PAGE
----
An alternative is to remove all income deductions and offsets, but this is unlikely. Moreover, even if implemented, it would not necessarily work (as now acknowledged in NZ) when persons hold down multiple jobs and a progressive tax schedule is imposed. A solution might be to move towards a

cumulative PAYE system rather than Australia’s non-cumulative approach - but this would be

11 See http://www.hm-treasury.gov.uk/consultations_and_legislation/consult_amld_index/consult_amld_summresp.cfm 12 See page ATO Compliance Plan 2007-08

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highly complex in a system in an environment where taxpayers have many deductions and hold multiple jobs13.

The real change for the tax administrator of the future will be the challenge of keeping abreast of aggressive tax planning and tax minimisation opportunities available to residents (whether onshore or offshore) through the new technology.

For businesses, the last decade has seen the introduction of whole new system of tax administration focused around the Australian Business Number (ABN) and the introduction of the Pay As You Go (PAYG) system. The great strength of the PAYG system is that it is based around a single identifier, the ABN, which offers tax administrators (Commonwealth, State and local) scope to address tax compliance issues, particularly issues like the growth of the non-observed economy. Over the coming decade Standard Business Reporting (SBR)14 will come to the fore, built on TFN and ABN data, such that all government agencies, Commonwealth and State, use a similar platform for communicating with taxpayers which will act to maintain integrity in the tax system.

Complementing SBR must be greater international exchange of information between tax agencies around the world, a trend exemplified by the actions of the OECD against tax havens (as noted above). Only comprehensive and real time data exchange in the new e-World will be capable of keeping the tax man abreast of developments which have the potential to undermine the integrity of tax systems and therefore bring into question their equity and efficiency.

8 SHOULD WE MOVE TO A TWYC BACKUP SYSTEM?

While an economist is excited by the prospect of a rapidly growing e-World (virtual or otherwise) if integrity is not able to be maintained, then the resulting system may fail the tests of a ‘good’ tax system. If the tax system should be redesigned to not hinder the development of the e-World but still be enforceable, then the question is what would it look like in an environment where tax laws are not enforceable and a large group of potential taxpayers play a catch-us-if-you-can game.

In this case, the tax system would probably have to be far more pragmatic in design than the tax rules currently enforced. The basic principle which should probably underlie these rules would be the principle of tax-what-you-can (TWYC). A problem here is ascertaining where the line is to be drawn in the sand by the taxation authorities. That is, what do they chase to include in the base and what do they overlook? This would be a very different way of thinking about tax design than the approach today.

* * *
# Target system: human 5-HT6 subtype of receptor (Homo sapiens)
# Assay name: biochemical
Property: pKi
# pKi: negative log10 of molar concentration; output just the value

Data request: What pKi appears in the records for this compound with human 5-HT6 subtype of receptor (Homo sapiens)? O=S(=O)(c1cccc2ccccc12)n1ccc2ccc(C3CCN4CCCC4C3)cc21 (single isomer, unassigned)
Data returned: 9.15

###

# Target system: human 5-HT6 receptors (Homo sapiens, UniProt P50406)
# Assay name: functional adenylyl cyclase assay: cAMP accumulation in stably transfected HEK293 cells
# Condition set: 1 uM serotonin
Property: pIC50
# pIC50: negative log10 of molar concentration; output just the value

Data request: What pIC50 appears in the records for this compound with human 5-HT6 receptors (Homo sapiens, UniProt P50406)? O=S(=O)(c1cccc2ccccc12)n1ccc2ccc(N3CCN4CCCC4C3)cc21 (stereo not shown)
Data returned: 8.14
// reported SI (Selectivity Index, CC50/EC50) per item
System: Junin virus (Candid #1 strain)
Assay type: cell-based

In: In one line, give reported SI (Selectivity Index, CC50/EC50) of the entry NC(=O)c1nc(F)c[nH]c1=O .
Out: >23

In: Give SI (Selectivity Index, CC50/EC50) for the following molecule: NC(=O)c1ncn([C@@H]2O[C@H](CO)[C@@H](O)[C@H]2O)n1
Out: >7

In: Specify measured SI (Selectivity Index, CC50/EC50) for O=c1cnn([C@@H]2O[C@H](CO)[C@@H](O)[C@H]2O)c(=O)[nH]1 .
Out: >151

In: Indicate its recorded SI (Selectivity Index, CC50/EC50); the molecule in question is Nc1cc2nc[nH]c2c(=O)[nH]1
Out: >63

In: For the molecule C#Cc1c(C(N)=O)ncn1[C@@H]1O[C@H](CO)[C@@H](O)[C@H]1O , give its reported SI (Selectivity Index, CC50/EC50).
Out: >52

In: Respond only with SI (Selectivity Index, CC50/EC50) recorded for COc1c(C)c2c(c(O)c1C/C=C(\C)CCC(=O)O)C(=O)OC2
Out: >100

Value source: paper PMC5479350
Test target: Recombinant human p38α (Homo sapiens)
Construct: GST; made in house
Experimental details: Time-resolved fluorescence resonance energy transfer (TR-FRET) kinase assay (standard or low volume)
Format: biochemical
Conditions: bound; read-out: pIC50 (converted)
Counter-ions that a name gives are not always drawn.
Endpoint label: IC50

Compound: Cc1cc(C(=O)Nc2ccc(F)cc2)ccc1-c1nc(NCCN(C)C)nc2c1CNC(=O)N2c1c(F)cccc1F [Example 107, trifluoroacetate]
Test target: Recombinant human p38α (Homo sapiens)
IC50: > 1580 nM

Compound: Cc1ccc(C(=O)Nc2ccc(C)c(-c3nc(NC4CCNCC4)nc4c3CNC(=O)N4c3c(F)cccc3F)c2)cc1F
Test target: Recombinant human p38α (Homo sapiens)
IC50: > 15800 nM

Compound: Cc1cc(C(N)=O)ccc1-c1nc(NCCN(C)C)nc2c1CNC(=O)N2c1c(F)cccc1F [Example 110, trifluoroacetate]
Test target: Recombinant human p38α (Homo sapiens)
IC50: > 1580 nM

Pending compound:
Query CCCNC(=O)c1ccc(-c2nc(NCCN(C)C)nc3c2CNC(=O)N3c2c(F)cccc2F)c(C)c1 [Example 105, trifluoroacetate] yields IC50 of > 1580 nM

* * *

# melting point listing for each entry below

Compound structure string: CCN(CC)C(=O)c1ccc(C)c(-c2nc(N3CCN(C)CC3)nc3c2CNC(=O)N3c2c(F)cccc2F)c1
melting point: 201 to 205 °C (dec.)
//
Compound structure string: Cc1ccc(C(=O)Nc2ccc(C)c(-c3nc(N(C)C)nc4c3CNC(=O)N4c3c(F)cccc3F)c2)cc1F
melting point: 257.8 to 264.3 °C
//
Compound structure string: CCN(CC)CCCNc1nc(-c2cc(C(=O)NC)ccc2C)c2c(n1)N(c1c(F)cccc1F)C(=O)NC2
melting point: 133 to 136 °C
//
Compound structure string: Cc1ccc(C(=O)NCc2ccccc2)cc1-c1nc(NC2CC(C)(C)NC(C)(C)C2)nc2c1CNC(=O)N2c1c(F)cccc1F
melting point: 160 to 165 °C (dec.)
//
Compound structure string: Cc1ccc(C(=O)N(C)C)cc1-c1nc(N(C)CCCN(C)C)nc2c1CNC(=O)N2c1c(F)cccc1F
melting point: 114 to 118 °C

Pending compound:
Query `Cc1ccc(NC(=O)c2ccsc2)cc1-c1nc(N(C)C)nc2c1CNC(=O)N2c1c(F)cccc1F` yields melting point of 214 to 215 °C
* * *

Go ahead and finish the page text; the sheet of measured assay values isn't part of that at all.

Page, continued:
Quite clearly, there are few taxes which are not in some way challenged by the adoption of the TWYC rule. In Australia, income, consumption and wealth taxes would all need to be rethought. However, not to act would inevitably result in increasing, and probably make impossible, tax enforcement problems for tax administrators. The interesting question to pose is to ask: “If the current tax system falls over in the face of new challenges, what might a backup system look like?”

13 A non-cumulative PAYE personal income tax is one where each week, a person is taxed using a tax schedule which is 1/52th of the annual schedule. In contrast in a cumulative approach, in the first week of the financial year, the person has 1/52th of their schedule applied to their income and deductions then in the second week, their income and entitlements are summed for the past 2 weeks and 2/52th of the schedule is applied to this income. This process continues to that by the 52nd week, they have paid exactly the correct amount of tax due on their income given their deductions and other entitlements. 14

See http://www.treasury.gov.au/contentitem.asp?ContentID=1165&NavId=

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Below we outline some of the characteristics of a possible alternative system based on the TWYC rule:

1. Residence based taxes: A pragmatic approach to taxing individuals and businesses in the 21st Century might be to move to a system of residence based income taxes administered through a series of withholding taxes. This might be in the form of schedular income taxes where different income sources are taxed at source under different rate schedules.